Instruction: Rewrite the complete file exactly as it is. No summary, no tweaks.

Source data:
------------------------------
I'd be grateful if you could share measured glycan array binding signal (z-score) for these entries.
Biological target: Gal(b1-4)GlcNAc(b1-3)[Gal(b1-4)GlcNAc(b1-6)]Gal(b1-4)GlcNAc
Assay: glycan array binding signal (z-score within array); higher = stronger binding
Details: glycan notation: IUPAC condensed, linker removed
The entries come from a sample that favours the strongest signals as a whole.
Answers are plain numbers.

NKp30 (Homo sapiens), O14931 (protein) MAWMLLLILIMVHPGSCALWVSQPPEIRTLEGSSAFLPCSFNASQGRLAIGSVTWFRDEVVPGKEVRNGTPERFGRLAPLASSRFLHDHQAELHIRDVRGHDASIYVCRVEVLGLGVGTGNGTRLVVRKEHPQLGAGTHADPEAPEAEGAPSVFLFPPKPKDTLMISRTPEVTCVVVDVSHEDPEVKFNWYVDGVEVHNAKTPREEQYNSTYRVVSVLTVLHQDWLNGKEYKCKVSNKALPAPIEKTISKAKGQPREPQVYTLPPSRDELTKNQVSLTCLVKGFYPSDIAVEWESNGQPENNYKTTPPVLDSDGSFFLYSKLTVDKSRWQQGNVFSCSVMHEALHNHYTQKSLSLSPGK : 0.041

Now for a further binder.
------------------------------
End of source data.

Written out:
I'd be grateful if you could share measured glycan array binding signal (z-score) for these entries.
Biological target: Gal(b1-4)GlcNAc(b1-3)[Gal(b1-4)GlcNAc(b1-6)]Gal(b1-4)GlcNAc
Assay: glycan array binding signal (z-score within array); higher = stronger binding
Details: glycan notation: IUPAC condensed, linker removed
The entries come from a sample that favours the strongest signals as a whole.
Answers are plain numbers.

NKp30 (Homo sapiens), O14931 (protein) MAWMLLLILIMVHPGSCALWVSQPPEIRTLEGSSAFLPCSFNASQGRLAIGSVTWFRDEVVPGKEVRNGTPERFGRLAPLASSRFLHDHQAELHIRDVRGHDASIYVCRVEVLGLGVGTGNGTRLVVRKEHPQLGAGTHADPEAPEAEGAPSVFLFPPKPKDTLMISRTPEVTCVVVDVSHEDPEVKFNWYVDGVEVHNAKTPREEQYNSTYRVVSVLTVLHQDWLNGKEYKCKVSNKALPAPIEKTISKAKGQPREPQVYTLPPSRDELTKNQVSLTCLVKGFYPSDIAVEWESNGQPENNYKTTPPVLDSDGSFFLYSKLTVDKSRWQQGNVFSCSVMHEALHNHYTQKSLSLSPGK : 0.041

Now for a further binder.